InfoWars founder Alex Jones sentenced to pay $965 million to families of Sandy Hook massacre

For years, the right-wing conspiracy theorist claimed 20 children and six staff members who died in the shooting were actors who faked the tragedy

Alex Jones Sandy Hook massacre
Erica Lafferty, daughter of the late Sandy Hook School principal, during the Alex Jones trial on October 12.Brian A. Pounds (AP)

Right-wing conspiracy theorist Alex Jones must pay at least $965 million in damages to numerous families of victims of the 2012 Sandy Hook mass shooting for falsely claiming they were actors who faked the tragedy, a Connecticut jury said on Wednesday. For years, the founder of the far-right InfoWars website claimed that the 20 children and six staff members who died in the massacre had pretended to be dead as part of a government plot to introduce gun controls. He even suggested that the parents of the victims were in fact actors who had been hired to carry on the charade.

Prosecutors argued that Jones cashed in for years on the lies about the shooting, which drove traffic to his Infowars website and boosted sales of its various products. He only conceded the tragedy was “100% real,” while facing several lawsuits. By then, his network of shell companies – which he used to hide an estimated fortune of between $135 and $270 million – was under suspicion.

InfoWars founder Alex Jones.
InfoWars founder Alex Jones.JIM BOURG (REUTERS)

Jones’ lies about the Sandy Hook massacre convinced many of his followers. The plaintiffs in the Connecticut case included more than a dozen relatives of 20 children and six staff members who were gunned down at Sandy Hook Elementary School in December 2012. During the trial, parents testified about how they were threatened and harassed by Jones supporters, who accused them of having faked the death of their children. The situation became so bad they no longer felt safe in their own home. Some of the parents even moved away from Newport, the Connecticut town where the school was located.

“I am incredibly proud and thankful of the message we sent here today: The truth matters. And those who profit off of other people’s trauma will pay for what they’ve done,” Erica Lafferty, the daughter of one of the victims of the Sandy Hook massacre, told the press. “There will be more Alex Joneses in the world. But today they learned that they will be held accountable.” Her mother, Dawn Hoschsprung, was the principal of the elementary school, when Adam Lanza entered the grounds and started shooting students after killing his own mother. Hoschsprung was shot dead when she went out to see what was happening and warn the others.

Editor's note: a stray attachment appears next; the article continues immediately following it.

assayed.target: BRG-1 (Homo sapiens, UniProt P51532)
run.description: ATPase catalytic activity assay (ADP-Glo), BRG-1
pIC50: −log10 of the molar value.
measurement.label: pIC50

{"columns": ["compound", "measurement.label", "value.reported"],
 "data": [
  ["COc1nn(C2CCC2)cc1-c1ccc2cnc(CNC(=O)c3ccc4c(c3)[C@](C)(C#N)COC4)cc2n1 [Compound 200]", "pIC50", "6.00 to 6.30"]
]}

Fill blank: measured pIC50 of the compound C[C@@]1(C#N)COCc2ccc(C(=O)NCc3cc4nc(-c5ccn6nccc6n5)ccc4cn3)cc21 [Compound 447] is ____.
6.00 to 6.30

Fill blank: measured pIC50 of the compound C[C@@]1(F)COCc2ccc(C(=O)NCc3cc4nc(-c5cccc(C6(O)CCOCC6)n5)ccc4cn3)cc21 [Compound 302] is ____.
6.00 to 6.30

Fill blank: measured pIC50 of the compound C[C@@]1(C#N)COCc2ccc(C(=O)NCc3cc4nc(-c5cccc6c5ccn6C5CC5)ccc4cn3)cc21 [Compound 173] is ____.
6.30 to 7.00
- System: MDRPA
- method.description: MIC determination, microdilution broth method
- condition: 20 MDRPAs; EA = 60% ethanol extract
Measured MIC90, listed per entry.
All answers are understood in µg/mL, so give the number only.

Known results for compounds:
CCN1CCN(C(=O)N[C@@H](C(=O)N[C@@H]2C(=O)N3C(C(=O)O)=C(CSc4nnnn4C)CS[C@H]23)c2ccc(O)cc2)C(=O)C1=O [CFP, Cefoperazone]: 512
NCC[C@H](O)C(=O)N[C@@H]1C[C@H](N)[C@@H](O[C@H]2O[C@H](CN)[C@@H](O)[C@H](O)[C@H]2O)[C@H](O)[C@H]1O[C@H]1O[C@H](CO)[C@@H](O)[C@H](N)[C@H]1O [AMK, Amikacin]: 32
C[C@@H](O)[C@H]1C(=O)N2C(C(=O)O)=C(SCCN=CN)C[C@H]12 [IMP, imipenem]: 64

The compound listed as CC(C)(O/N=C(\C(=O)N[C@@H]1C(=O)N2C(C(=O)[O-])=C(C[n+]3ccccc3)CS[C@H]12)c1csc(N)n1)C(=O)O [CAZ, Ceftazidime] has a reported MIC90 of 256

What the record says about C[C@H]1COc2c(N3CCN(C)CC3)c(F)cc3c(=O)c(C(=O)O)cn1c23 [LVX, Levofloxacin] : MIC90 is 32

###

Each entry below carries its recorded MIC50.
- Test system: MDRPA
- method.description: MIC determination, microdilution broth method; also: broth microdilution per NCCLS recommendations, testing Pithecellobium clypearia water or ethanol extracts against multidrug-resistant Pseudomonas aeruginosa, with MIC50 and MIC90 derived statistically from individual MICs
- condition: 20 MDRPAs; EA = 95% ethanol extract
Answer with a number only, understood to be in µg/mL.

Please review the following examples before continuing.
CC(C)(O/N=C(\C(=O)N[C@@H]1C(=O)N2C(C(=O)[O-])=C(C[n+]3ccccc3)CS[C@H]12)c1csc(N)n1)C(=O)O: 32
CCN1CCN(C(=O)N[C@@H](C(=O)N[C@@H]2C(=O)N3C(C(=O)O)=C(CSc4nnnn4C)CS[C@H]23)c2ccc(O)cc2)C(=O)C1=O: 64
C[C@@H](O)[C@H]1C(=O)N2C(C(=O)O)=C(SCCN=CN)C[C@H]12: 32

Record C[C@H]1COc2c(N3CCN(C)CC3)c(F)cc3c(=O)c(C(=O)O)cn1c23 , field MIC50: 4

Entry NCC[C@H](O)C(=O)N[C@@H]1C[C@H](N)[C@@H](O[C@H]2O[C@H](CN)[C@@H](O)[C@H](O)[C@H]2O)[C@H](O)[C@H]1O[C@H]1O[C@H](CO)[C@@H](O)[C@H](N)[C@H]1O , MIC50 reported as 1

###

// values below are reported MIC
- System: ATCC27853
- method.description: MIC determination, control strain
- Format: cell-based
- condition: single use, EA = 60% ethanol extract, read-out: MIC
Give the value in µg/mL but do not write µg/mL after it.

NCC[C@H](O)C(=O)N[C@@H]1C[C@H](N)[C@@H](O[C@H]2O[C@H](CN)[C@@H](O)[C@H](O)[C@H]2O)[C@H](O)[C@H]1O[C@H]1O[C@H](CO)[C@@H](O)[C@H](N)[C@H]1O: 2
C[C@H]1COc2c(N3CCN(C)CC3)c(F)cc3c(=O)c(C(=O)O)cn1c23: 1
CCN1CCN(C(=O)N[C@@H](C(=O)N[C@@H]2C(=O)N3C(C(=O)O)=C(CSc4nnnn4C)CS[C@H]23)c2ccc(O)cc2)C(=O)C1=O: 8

Wednesday’s verdict far outstrips the $49 million Jones was ordered to pay in August by a Texas jury in a similar case brought by two other Sandy Hook parents. A previous sentence also ordered him to pay $4.1 million in compensation.

The Connecticut verdict applies to both Jones and his company, Free Speech Systems, which owns InfoWars and filed for bankruptcy protection in July. Declaring bankruptcy is a common tactic used in the United States to avoid paying a fine or compensation. This strategy has already helped Jones delay paying the damages from the Texas ruling.

Jones, who was on the air with his radio program as the verdict was read, vowed to appeal and said his company’s ongoing bankruptcy will protect Infowars in the meantime. “We’re fighting Goliath,” he said.

During the three-week trial, the far-right conspiracy theorist refused to apologize to the Sandy Hook families, arguing that he had already done so on other occasions. In addition to the compensation, jurors said the plaintiffs should also be awarded attorney’s fees, which are set to be determined in November.

Christopher Mattei, a lawyer for the families, said outside the courthouse that the verdict was “against Alex Jones, his lies and their poisonous spread, and a verdict for truth and for our common humanity.”

Tu suscripción se está usando en otro dispositivo

¿Quieres añadir otro usuario a tu suscripción?

Si continúas leyendo en este dispositivo, no se podrá leer en el otro.

¿Por qué estás viendo esto?


Tu suscripción se está usando en otro dispositivo y solo puedes acceder a EL PAÍS desde un dispositivo a la vez.

Si quieres compartir tu cuenta, cambia tu suscripción a la modalidad Premium, así podrás añadir otro usuario. Cada uno accederá con su propia cuenta de email, lo que os permitirá personalizar vuestra experiencia en EL PAÍS.

En el caso de no saber quién está usando tu cuenta, te recomendamos cambiar tu contraseña aquí.

Si decides continuar compartiendo tu cuenta, este mensaje se mostrará en tu dispositivo y en el de la otra persona que está usando tu cuenta de forma indefinida, afectando a tu experiencia de lectura. Puedes consultar aquí los términos y condiciones de la suscripción digital.

More information

Archived In

Recomendaciones EL PAÍS
Recomendaciones EL PAÍS